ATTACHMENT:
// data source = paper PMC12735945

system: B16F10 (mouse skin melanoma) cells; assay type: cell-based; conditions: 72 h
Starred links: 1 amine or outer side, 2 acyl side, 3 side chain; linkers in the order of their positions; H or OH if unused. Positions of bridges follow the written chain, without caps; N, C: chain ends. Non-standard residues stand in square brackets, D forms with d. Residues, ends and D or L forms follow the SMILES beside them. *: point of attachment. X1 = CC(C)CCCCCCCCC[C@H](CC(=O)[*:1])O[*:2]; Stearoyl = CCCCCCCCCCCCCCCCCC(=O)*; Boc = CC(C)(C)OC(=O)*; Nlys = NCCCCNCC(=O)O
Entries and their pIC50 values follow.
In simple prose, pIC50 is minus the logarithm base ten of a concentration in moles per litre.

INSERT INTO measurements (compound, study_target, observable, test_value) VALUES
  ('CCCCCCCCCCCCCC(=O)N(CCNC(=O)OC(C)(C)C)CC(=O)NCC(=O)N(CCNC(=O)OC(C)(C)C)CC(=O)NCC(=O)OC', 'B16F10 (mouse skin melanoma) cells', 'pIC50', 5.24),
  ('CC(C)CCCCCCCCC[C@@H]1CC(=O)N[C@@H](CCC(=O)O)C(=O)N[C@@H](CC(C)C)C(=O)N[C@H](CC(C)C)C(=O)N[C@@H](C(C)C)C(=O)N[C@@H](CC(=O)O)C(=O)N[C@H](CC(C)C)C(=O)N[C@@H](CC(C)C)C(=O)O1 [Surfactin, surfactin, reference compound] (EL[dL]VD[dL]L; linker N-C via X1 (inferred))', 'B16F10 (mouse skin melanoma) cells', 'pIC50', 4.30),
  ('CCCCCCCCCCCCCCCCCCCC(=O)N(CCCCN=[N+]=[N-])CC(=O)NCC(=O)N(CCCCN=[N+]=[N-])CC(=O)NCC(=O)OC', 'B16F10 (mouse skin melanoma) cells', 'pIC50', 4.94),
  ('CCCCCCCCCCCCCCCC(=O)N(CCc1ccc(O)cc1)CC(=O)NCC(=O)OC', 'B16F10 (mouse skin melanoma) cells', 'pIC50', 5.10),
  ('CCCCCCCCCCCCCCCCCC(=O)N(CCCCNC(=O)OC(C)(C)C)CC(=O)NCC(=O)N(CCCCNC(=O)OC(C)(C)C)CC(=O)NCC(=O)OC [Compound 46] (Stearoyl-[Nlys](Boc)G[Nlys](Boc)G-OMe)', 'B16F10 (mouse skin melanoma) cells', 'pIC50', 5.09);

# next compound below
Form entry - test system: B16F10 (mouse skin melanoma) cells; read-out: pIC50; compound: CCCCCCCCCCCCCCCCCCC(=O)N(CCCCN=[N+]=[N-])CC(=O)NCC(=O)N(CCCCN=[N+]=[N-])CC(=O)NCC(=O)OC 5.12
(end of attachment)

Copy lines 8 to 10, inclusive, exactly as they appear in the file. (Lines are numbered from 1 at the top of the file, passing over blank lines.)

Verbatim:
  ('CC(C)CCCCCCCCC[C@@H]1CC(=O)N[C@@H](CCC(=O)O)C(=O)N[C@@H](CC(C)C)C(=O)N[C@H](CC(C)C)C(=O)N[C@@H](C(C)C)C(=O)N[C@@H](CC(=O)O)C(=O)N[C@H](CC(C)C)C(=O)N[C@@H](CC(C)C)C(=O)O1 [Surfactin, surfactin, reference compound] (EL[dL]VD[dL]L; linker N-C via X1 (inferred))', 'B16F10 (mouse skin melanoma) cells', 'pIC50', 4.30),
  ('CCCCCCCCCCCCCCCCCCCC(=O)N(CCCCN=[N+]=[N-])CC(=O)NCC(=O)N(CCCCN=[N+]=[N-])CC(=O)NCC(=O)OC', 'B16F10 (mouse skin melanoma) cells', 'pIC50', 4.94),
  ('CCCCCCCCCCCCCCCC(=O)N(CCc1ccc(O)cc1)CC(=O)NCC(=O)OC', 'B16F10 (mouse skin melanoma) cells', 'pIC50', 5.10),